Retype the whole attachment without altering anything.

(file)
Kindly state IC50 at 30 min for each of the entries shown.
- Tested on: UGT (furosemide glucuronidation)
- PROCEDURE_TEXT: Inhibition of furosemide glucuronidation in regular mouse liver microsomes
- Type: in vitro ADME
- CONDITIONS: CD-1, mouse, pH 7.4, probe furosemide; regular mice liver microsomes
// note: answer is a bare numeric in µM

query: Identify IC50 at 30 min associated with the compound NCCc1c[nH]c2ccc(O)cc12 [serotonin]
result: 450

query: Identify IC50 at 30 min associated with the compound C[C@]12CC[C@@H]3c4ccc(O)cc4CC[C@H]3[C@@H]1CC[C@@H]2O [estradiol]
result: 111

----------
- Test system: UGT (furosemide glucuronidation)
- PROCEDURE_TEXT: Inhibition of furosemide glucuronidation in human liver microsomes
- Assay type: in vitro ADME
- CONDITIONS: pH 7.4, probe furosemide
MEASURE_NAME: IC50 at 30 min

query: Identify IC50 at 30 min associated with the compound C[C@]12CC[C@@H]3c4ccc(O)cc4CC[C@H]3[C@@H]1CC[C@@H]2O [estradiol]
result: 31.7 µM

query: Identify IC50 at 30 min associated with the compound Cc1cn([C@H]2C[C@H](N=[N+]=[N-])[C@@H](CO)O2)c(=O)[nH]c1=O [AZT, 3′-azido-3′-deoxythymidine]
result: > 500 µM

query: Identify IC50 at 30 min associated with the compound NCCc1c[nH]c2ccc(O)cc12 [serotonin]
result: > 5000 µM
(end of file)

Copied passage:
Kindly state IC50 at 30 min for each of the entries shown.
- Tested on: UGT (furosemide glucuronidation)
- PROCEDURE_TEXT: Inhibition of furosemide glucuronidation in regular mouse liver microsomes
- Type: in vitro ADME
- CONDITIONS: CD-1, mouse, pH 7.4, probe furosemide; regular mice liver microsomes
// note: answer is a bare numeric in µM

query: Identify IC50 at 30 min associated with the compound NCCc1c[nH]c2ccc(O)cc12 [serotonin]
result: 450

query: Identify IC50 at 30 min associated with the compound C[C@]12CC[C@@H]3c4ccc(O)cc4CC[C@H]3[C@@H]1CC[C@@H]2O [estradiol]
result: 111

----------
- Test system: UGT (furosemide glucuronidation)
- PROCEDURE_TEXT: Inhibition of furosemide glucuronidation in human liver microsomes
- Assay type: in vitro ADME
- CONDITIONS: pH 7.4, probe furosemide
MEASURE_NAME: IC50 at 30 min

query: Identify IC50 at 30 min associated with the compound C[C@]12CC[C@@H]3c4ccc(O)cc4CC[C@H]3[C@@H]1CC[C@@H]2O [estradiol]
result: 31.7 µM

query: Identify IC50 at 30 min associated with the compound Cc1cn([C@H]2C[C@H](N=[N+]=[N-])[C@@H](CO)O2)c(=O)[nH]c1=O [AZT, 3′-azido-3′-deoxythymidine]
result: > 500 µM

query: Identify IC50 at 30 min associated with the compound NCCc1c[nH]c2ccc(O)cc12 [serotonin]
result: > 5000 µM